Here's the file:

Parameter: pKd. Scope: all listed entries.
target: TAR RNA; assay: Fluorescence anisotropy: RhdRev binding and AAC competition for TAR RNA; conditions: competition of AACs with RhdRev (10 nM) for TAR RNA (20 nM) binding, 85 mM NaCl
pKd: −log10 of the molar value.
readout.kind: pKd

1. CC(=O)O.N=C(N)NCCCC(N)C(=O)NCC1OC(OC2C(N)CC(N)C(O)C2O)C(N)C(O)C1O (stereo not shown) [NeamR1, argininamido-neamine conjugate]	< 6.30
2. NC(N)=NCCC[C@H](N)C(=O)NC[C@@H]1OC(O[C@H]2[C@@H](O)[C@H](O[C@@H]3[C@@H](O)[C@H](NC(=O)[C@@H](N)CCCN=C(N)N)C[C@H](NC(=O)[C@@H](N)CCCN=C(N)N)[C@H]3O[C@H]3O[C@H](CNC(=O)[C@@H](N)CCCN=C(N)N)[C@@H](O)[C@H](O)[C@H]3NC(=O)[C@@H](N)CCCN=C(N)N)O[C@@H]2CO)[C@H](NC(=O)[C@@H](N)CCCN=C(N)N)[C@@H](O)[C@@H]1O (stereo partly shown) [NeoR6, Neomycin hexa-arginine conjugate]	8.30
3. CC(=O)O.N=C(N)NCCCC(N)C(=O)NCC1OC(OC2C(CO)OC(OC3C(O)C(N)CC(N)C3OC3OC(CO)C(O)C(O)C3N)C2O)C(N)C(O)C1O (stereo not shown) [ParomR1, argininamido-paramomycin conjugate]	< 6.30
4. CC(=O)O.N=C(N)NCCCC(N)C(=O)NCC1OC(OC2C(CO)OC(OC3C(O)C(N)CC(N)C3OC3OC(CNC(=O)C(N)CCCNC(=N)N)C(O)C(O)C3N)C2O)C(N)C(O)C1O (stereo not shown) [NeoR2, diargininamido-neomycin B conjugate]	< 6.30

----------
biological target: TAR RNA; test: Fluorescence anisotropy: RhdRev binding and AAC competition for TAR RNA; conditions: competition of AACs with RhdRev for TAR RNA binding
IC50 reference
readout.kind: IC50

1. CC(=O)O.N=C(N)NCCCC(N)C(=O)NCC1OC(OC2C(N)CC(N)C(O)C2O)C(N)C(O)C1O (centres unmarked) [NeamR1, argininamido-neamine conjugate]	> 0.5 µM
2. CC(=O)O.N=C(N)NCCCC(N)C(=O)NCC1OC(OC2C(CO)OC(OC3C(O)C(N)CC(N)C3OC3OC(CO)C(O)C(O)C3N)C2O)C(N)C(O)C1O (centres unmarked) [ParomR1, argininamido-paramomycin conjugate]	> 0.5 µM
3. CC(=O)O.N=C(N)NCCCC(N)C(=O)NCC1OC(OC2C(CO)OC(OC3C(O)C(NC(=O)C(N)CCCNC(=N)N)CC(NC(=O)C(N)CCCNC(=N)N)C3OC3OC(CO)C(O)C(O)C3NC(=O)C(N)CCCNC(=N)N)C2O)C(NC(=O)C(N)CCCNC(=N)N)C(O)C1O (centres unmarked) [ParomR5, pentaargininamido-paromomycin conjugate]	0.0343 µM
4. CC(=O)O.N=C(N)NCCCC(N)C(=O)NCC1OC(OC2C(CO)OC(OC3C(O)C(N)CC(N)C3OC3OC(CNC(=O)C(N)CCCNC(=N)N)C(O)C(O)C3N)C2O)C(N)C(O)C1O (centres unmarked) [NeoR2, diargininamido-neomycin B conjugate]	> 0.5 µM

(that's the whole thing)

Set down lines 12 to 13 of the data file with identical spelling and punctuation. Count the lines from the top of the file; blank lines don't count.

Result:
readout.kind: IC50

1. CC(=O)O.N=C(N)NCCCC(N)C(=O)NCC1OC(OC2C(N)CC(N)C(O)C2O)C(N)C(O)C1O (centres unmarked) [NeamR1, argininamido-neamine conjugate]	> 0.5 µM